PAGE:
And here’s where we find Jacob. Alone and in the dark. Wait… did you catch that? The text says, and I quote “So Jacob was left alone, and a man wrestled with him till daybreak.” Jacob is alone and also wrestling with someone else. So…what’s going on here? In many Hebrew Rabbinic texts, they suggest that perhaps the person Jaocb is wrestling with, is himself. Jacob has been fighting his whole life. His brother (again and again), his father, his father-in-law. And now this man, all the while, demanding a blessing. He already had the birthright that had originally belonged to someone else and he already had his fathers blessing and he left his father-in-law with his blessing. And now here he is again. Desperately seeking another blessing. 

But here’s the thing. Jacob had already been blessed from the very beginning. When he and his twin were somersaulting in utero, his mom talked to God and God made it clear that there were two nations in her womb and that the older would serve the younger. He fought his whole life for what God had already given him. After fleeing his home in the aftermath of swindling his father and brother, God visited him in a dream and blessed him, saying that his descendents would be as numerous as the dust of the earth and that God would be with him in whatever he did and would never leave him. He had already been blessed. And blessed by God. 

I think that is one of the themes of the book of genesis and all of scripture. In Genesis 1, we read that God made humans in God’s image and called them very good. And then, not long after a deceiver comes in and makes the humans question what God had already told them was true. If you eat this, he said, you will be like God. So they stole something that wasn’t theirs to take and then lied and finger-pointed and hid in shame, when the truth was that they were already like God, having been made in God’s image. And haven’t we been doing the same thing all this time. 

I am more and more convinced that this is at the root of all of our sin. We do not believe that what God said about us is true. We do not believe that we have been blessed. We do not believe that we are worthy. We do not believe that we are God’s beloved. So we lie and we steal and we hoard resources.  We perform and we perfect and we pretend. We numb and chase highs and we lash out, all in an attempt to hide our unworthiness or prove our worthiness instead of resting in the blessing that God has said was true about us before we even drew our first breath. You are good. You are beloved. You are worthy. You were made out of divine dust. God dwells in you. 

And so we return to Jacob. Who, in the darkness and in the loneliness, was wrestling with himself. Who, for once, was perhaps willing to take a cold hard look at the darkest parts of himself. To stop pretending. To stop fighting everyone else. To let go of this need to seek approval and blessing from others and to find the blessing that already existed within himself. I can say from some experience that this is not a fun place to be. When we bring out into the light all the things that think we have been hiding from others and even from ourselves, it hurts. It’s painful. It’s exhausting. But it’s also necessary.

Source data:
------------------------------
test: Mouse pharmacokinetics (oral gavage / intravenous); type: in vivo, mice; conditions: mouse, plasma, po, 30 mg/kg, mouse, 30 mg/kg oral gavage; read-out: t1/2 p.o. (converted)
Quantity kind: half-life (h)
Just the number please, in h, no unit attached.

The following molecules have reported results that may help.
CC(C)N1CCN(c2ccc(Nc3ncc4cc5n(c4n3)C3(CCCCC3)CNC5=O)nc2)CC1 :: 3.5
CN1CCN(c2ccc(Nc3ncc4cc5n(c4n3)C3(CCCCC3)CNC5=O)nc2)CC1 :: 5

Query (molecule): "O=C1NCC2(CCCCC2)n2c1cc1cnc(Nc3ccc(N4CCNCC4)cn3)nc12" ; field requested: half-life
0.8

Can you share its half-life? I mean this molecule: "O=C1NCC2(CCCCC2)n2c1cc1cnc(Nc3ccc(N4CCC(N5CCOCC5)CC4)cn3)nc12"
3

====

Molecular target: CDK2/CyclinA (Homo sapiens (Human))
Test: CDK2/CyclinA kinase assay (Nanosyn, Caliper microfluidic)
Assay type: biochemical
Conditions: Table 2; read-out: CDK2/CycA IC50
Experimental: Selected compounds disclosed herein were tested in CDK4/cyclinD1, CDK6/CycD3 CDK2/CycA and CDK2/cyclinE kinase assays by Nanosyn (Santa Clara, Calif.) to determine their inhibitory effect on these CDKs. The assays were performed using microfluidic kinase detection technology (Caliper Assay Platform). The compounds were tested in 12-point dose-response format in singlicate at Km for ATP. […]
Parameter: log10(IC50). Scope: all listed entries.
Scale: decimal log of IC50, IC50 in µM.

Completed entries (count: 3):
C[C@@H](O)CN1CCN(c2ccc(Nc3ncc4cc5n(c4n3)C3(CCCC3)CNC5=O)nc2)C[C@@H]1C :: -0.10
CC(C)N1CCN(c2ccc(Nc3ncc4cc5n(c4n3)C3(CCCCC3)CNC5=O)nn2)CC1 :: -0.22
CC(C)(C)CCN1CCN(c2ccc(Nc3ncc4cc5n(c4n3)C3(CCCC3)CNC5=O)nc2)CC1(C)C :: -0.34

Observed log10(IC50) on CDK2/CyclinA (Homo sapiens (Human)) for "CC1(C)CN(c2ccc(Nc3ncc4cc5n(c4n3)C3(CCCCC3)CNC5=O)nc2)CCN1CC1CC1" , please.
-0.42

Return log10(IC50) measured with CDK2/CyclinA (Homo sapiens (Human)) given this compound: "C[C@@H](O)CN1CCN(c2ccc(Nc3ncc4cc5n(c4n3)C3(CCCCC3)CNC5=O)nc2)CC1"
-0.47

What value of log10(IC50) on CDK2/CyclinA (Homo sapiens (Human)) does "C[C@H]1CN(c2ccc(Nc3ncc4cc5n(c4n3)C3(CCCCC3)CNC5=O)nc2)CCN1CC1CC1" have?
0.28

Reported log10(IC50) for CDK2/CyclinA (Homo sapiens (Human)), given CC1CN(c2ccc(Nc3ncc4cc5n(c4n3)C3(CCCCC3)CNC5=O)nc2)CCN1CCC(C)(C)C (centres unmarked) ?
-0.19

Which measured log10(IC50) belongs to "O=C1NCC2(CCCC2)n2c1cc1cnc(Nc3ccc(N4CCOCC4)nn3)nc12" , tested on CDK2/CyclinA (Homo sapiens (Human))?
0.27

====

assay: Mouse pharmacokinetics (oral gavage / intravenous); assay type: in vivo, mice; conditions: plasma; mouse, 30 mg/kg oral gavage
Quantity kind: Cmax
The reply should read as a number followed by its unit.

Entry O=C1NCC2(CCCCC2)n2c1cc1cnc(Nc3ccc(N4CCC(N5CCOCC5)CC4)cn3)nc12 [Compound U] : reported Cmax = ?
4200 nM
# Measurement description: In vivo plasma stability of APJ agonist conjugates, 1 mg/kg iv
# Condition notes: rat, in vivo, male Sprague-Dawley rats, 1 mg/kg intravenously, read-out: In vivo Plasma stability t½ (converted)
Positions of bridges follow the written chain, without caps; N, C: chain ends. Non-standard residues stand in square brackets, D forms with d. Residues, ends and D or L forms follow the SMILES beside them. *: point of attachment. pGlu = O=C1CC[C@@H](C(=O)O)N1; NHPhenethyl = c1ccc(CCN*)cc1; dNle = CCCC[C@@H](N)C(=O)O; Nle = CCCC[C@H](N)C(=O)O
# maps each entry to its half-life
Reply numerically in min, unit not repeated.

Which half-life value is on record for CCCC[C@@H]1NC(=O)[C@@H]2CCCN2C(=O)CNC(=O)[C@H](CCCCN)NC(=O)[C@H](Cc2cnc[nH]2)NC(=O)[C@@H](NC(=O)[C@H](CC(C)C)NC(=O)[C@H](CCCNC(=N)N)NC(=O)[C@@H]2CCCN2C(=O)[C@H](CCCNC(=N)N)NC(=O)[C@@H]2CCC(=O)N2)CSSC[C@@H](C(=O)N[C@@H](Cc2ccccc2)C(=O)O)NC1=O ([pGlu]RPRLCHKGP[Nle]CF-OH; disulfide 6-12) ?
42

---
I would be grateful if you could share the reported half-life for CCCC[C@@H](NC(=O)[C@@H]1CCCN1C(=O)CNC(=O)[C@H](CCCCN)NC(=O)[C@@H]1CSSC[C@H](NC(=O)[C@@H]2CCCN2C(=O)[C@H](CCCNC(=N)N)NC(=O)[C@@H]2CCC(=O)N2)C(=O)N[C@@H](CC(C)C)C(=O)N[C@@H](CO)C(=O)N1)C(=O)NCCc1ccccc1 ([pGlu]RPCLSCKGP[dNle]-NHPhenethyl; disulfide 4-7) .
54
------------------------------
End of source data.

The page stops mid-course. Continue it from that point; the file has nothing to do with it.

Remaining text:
In confronting himself, Jacob received a double blessing. In facing what he had done to his brother and his father, in facing the shadow side of himself and the person that he had become, he came away changed. Walking with a limp and a new name. Nevermore to be the same.

But Jacob also walked away declaring that he had also found God in the struggle. In wrestling with the darkness within, the very place that we assume is furthest from God, he actually ran smack dab into God. 

Thomas Merton writes “Therefore there is only one problem on which all my existence, my peace and my happiness depend: to discover myself in discovering God. If I find Him I will find myself and if I find my true self I will find Him.”

So today, I bless you. May you struggle. May you wrestle. May you experience the pain and the loneliness that comes from being willing to truly face yourself. May you lay down the lies that you have believed about yourself and surrender to the truth that God has spoken over you. May you have the courage to face the darkest parts of yourself, knowing that God is with you in the wrestling and in the hurting and that nothing that you find there can invalidate what God has already said is true. May you walk away changed, even if it means you limp a little. And may you, at last, walk away with the knowledge that you have come face to face with God. 

Leave a Reply